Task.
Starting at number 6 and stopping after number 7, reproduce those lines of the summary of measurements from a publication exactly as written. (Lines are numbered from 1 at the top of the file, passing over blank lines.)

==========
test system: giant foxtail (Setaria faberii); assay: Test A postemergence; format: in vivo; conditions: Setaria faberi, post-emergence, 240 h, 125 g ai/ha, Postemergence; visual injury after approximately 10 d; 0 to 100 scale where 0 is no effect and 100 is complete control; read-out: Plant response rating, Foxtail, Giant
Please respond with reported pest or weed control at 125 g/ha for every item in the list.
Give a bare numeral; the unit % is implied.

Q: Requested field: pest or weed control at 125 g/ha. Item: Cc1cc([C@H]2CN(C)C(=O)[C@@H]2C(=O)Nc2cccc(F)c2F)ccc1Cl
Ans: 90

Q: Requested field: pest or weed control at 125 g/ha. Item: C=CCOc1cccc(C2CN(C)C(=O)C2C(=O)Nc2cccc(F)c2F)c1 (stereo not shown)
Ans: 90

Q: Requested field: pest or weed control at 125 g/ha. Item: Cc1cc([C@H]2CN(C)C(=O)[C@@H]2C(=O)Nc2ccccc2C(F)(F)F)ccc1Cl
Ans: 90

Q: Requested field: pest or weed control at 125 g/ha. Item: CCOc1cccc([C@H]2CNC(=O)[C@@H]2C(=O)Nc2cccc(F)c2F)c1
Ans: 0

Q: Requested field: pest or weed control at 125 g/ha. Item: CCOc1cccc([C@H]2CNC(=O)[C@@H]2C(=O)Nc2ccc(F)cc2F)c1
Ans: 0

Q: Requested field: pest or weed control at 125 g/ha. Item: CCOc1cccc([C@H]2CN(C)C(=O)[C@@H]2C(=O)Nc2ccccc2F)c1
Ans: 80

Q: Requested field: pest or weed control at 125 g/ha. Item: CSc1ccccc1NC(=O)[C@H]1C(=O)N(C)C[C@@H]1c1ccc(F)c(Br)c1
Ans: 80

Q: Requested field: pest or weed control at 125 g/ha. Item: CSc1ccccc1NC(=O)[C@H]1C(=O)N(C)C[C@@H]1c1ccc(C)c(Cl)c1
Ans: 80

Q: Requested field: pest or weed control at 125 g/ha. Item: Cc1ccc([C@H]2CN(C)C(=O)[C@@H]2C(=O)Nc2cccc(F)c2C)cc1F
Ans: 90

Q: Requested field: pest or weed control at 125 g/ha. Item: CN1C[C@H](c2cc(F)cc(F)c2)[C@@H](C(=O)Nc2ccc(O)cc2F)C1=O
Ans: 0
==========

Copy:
Q: Requested field: pest or weed control at 125 g/ha. Item: C=CCOc1cccc(C2CN(C)C(=O)C2C(=O)Nc2cccc(F)c2F)c1 (stereo not shown)
Ans: 90